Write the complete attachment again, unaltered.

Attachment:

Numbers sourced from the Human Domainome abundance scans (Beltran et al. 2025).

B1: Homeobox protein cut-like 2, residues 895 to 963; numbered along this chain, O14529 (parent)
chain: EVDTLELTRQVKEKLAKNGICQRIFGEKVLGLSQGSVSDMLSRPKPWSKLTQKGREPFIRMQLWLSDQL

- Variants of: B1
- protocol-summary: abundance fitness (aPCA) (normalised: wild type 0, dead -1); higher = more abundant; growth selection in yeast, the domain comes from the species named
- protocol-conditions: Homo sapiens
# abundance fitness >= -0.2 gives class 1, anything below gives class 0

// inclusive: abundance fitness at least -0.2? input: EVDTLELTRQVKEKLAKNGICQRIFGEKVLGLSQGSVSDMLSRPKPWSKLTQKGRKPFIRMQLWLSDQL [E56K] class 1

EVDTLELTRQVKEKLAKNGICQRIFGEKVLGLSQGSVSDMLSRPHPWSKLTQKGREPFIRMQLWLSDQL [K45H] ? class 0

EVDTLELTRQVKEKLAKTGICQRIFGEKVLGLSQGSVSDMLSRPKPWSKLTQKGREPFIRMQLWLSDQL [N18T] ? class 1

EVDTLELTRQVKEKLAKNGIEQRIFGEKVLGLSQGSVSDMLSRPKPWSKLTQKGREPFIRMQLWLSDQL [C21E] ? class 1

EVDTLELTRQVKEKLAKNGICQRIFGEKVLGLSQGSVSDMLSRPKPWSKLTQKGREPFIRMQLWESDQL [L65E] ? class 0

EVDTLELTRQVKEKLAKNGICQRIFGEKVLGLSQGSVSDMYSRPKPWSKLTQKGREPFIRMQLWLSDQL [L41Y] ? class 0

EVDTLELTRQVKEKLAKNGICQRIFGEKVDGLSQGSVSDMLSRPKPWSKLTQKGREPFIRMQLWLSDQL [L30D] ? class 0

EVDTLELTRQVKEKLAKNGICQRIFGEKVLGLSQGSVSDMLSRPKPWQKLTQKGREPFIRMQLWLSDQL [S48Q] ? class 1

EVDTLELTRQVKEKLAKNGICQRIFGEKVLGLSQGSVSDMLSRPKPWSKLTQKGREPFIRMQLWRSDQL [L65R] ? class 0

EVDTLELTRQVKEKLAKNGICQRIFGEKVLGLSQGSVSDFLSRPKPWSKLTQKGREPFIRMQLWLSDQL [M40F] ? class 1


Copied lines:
Numbers sourced from the Human Domainome abundance scans (Beltran et al. 2025).

B1: Homeobox protein cut-like 2, residues 895 to 963; numbered along this chain, O14529 (parent)
chain: EVDTLELTRQVKEKLAKNGICQRIFGEKVLGLSQGSVSDMLSRPKPWSKLTQKGREPFIRMQLWLSDQL

- Variants of: B1
- protocol-summary: abundance fitness (aPCA) (normalised: wild type 0, dead -1); higher = more abundant; growth selection in yeast, the domain comes from the species named
- protocol-conditions: Homo sapiens
# abundance fitness >= -0.2 gives class 1, anything below gives class 0

// inclusive: abundance fitness at least -0.2? input: EVDTLELTRQVKEKLAKNGICQRIFGEKVLGLSQGSVSDMLSRPKPWSKLTQKGRKPFIRMQLWLSDQL [E56K] class 1

EVDTLELTRQVKEKLAKNGICQRIFGEKVLGLSQGSVSDMLSRPHPWSKLTQKGREPFIRMQLWLSDQL [K45H] ? class 0

EVDTLELTRQVKEKLAKTGICQRIFGEKVLGLSQGSVSDMLSRPKPWSKLTQKGREPFIRMQLWLSDQL [N18T] ? class 1

EVDTLELTRQVKEKLAKNGIEQRIFGEKVLGLSQGSVSDMLSRPKPWSKLTQKGREPFIRMQLWLSDQL [C21E] ? class 1

EVDTLELTRQVKEKLAKNGICQRIFGEKVLGLSQGSVSDMLSRPKPWSKLTQKGREPFIRMQLWESDQL [L65E] ? class 0

EVDTLELTRQVKEKLAKNGICQRIFGEKVLGLSQGSVSDMYSRPKPWSKLTQKGREPFIRMQLWLSDQL [L41Y] ? class 0

EVDTLELTRQVKEKLAKNGICQRIFGEKVDGLSQGSVSDMLSRPKPWSKLTQKGREPFIRMQLWLSDQL [L30D] ? class 0

EVDTLELTRQVKEKLAKNGICQRIFGEKVLGLSQGSVSDMLSRPKPWQKLTQKGREPFIRMQLWLSDQL [S48Q] ? class 1

EVDTLELTRQVKEKLAKNGICQRIFGEKVLGLSQGSVSDMLSRPKPWSKLTQKGREPFIRMQLWRSDQL [L65R] ? class 0

EVDTLELTRQVKEKLAKNGICQRIFGEKVLGLSQGSVSDFLSRPKPWSKLTQKGREPFIRMQLWLSDQL [M40F] ? class 1